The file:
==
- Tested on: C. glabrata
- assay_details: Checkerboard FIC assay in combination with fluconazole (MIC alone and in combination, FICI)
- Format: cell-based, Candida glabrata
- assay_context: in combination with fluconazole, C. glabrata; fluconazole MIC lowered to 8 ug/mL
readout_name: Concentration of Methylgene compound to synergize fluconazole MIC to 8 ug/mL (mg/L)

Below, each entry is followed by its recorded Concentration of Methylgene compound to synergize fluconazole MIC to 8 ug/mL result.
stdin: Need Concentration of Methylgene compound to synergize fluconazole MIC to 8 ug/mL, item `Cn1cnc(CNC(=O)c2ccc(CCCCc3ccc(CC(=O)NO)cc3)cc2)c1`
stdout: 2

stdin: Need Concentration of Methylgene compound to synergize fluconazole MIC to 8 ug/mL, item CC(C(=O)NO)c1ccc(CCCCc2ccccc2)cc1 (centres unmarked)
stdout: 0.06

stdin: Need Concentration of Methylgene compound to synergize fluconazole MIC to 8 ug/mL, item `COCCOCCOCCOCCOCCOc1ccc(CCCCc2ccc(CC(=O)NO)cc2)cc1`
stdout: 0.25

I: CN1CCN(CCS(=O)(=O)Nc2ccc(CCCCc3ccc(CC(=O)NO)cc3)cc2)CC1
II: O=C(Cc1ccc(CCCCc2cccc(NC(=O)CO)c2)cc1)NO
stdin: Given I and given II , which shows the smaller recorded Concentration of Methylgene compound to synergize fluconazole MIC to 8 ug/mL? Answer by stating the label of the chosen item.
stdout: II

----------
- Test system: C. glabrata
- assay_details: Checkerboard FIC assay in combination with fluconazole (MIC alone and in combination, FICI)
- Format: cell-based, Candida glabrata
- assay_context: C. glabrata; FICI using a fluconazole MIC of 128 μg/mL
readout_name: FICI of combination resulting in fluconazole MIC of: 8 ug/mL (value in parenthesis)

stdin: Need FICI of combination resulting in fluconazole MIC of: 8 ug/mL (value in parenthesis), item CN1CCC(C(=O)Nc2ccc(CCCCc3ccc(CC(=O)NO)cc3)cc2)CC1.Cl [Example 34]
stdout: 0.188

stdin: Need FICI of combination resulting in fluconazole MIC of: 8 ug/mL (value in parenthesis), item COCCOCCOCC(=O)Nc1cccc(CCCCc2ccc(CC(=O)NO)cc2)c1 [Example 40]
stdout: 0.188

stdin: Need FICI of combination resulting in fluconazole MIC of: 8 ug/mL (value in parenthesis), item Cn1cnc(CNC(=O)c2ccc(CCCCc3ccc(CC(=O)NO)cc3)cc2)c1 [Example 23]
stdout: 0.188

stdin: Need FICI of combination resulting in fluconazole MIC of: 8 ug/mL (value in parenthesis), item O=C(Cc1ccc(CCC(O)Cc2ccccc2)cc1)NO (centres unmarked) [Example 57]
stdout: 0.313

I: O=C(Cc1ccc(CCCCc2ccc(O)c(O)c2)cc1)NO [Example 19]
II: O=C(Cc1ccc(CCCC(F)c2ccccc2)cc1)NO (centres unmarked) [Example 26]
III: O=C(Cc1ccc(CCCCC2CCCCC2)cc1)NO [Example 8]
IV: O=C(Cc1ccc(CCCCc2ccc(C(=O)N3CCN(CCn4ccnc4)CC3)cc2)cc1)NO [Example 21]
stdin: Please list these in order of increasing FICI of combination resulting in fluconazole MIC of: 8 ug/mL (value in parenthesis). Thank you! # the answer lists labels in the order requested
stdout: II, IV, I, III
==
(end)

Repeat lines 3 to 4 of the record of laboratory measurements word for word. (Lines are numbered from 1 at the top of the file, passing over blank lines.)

- Format: cell-based, Candida glabrata
- assay_context: in combination with fluconazole, C. glabrata; fluconazole MIC lowered to 8 ug/mL